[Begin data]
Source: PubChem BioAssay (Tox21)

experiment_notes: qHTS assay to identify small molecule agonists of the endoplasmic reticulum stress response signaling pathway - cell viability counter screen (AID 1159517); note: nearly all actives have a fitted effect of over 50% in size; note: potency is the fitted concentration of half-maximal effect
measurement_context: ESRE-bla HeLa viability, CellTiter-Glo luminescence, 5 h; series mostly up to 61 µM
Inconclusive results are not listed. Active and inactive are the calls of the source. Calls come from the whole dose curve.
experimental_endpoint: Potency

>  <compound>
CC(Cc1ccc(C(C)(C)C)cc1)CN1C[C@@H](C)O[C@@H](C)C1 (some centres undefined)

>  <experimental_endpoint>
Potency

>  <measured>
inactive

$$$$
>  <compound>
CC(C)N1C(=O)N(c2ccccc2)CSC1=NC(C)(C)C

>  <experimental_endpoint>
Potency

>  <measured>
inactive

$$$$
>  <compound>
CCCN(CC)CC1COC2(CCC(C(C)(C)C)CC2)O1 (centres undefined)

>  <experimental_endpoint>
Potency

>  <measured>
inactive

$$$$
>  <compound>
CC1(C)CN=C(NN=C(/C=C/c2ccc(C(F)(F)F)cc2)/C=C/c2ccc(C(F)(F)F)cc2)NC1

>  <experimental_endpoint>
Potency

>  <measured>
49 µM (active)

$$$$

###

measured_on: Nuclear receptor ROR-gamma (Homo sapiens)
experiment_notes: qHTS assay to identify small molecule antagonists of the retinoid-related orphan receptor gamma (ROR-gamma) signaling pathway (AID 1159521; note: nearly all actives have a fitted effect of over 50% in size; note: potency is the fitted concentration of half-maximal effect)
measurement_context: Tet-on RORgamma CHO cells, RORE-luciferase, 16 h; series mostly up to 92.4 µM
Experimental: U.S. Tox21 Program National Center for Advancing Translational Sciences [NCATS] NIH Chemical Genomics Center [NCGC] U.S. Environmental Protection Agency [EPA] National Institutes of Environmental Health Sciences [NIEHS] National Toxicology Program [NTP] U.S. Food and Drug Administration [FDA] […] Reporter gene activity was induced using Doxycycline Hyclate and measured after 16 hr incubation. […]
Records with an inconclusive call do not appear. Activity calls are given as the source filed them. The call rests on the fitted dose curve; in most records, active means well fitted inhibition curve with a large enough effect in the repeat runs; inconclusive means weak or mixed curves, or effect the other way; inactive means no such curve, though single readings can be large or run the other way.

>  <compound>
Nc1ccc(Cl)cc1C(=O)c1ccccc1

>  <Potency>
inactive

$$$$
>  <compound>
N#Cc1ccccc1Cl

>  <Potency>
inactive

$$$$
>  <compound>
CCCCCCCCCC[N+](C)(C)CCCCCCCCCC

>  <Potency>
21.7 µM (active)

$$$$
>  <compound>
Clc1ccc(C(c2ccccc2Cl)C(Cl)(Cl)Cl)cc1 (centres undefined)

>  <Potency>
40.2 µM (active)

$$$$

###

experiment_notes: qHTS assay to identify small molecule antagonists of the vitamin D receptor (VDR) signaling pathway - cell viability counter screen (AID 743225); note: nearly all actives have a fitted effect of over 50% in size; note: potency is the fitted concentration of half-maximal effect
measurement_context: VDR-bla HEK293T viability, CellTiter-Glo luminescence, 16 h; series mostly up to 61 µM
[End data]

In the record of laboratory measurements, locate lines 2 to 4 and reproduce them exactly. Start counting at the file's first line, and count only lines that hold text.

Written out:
experiment_notes: qHTS assay to identify small molecule agonists of the endoplasmic reticulum stress response signaling pathway - cell viability counter screen (AID 1159517); note: nearly all actives have a fitted effect of over 50% in size; note: potency is the fitted concentration of half-maximal effect
measurement_context: ESRE-bla HeLa viability, CellTiter-Glo luminescence, 5 h; series mostly up to 61 µM
Inconclusive results are not listed. Active and inactive are the calls of the source. Calls come from the whole dose curve.